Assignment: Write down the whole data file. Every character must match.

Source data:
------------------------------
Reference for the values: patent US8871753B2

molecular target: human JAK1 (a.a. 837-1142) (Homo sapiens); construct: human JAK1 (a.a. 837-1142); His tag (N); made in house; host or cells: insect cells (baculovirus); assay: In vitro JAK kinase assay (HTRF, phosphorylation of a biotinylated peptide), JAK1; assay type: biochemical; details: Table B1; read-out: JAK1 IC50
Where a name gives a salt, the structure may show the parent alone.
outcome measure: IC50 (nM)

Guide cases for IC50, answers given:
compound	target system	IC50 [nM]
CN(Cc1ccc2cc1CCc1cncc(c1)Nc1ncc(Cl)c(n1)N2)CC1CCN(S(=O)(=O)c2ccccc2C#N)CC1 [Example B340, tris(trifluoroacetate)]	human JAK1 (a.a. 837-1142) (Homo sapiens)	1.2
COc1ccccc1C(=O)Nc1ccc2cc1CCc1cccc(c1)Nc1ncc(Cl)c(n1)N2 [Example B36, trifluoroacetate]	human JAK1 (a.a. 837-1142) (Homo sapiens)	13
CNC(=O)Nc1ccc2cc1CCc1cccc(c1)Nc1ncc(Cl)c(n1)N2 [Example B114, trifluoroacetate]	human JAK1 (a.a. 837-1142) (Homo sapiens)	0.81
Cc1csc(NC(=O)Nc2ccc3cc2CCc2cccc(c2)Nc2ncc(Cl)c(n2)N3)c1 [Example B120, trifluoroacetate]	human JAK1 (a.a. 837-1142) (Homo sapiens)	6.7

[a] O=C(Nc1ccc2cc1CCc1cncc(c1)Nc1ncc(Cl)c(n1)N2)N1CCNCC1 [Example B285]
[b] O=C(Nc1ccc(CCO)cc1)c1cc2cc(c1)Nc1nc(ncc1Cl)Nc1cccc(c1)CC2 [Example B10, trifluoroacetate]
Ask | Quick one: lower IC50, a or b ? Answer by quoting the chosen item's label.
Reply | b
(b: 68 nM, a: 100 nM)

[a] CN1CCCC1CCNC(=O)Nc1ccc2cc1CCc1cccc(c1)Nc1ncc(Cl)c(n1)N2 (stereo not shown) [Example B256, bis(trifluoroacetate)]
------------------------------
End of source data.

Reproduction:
Reference for the values: patent US8871753B2

molecular target: human JAK1 (a.a. 837-1142) (Homo sapiens); construct: human JAK1 (a.a. 837-1142); His tag (N); made in house; host or cells: insect cells (baculovirus); assay: In vitro JAK kinase assay (HTRF, phosphorylation of a biotinylated peptide), JAK1; assay type: biochemical; details: Table B1; read-out: JAK1 IC50
Where a name gives a salt, the structure may show the parent alone.
outcome measure: IC50 (nM)

Guide cases for IC50, answers given:
compound	target system	IC50 [nM]
CN(Cc1ccc2cc1CCc1cncc(c1)Nc1ncc(Cl)c(n1)N2)CC1CCN(S(=O)(=O)c2ccccc2C#N)CC1 [Example B340, tris(trifluoroacetate)]	human JAK1 (a.a. 837-1142) (Homo sapiens)	1.2
COc1ccccc1C(=O)Nc1ccc2cc1CCc1cccc(c1)Nc1ncc(Cl)c(n1)N2 [Example B36, trifluoroacetate]	human JAK1 (a.a. 837-1142) (Homo sapiens)	13
CNC(=O)Nc1ccc2cc1CCc1cccc(c1)Nc1ncc(Cl)c(n1)N2 [Example B114, trifluoroacetate]	human JAK1 (a.a. 837-1142) (Homo sapiens)	0.81
Cc1csc(NC(=O)Nc2ccc3cc2CCc2cccc(c2)Nc2ncc(Cl)c(n2)N3)c1 [Example B120, trifluoroacetate]	human JAK1 (a.a. 837-1142) (Homo sapiens)	6.7

[a] O=C(Nc1ccc2cc1CCc1cncc(c1)Nc1ncc(Cl)c(n1)N2)N1CCNCC1 [Example B285]
[b] O=C(Nc1ccc(CCO)cc1)c1cc2cc(c1)Nc1nc(ncc1Cl)Nc1cccc(c1)CC2 [Example B10, trifluoroacetate]
Ask | Quick one: lower IC50, a or b ? Answer by quoting the chosen item's label.
Reply | b
(b: 68 nM, a: 100 nM)

[a] CN1CCCC1CCNC(=O)Nc1ccc2cc1CCc1cccc(c1)Nc1ncc(Cl)c(n1)N2 (stereo not shown) [Example B256, bis(trifluoroacetate)]